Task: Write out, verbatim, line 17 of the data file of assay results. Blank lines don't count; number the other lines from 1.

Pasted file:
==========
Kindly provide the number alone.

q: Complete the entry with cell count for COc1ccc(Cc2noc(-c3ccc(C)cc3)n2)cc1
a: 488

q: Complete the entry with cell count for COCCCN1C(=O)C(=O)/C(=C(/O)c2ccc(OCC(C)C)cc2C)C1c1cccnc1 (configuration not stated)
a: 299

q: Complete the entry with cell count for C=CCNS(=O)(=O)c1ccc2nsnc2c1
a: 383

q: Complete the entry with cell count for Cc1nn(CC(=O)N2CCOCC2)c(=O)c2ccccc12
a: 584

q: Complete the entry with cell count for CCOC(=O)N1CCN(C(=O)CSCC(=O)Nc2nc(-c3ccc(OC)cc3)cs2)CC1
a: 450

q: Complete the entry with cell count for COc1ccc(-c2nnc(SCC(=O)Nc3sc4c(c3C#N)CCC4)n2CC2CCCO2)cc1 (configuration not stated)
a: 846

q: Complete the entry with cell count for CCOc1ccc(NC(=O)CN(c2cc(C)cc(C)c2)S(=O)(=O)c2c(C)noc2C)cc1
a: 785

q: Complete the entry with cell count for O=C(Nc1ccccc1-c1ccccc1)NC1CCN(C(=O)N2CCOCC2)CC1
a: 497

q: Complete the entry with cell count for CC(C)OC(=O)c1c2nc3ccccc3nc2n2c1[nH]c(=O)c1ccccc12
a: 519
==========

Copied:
a: 497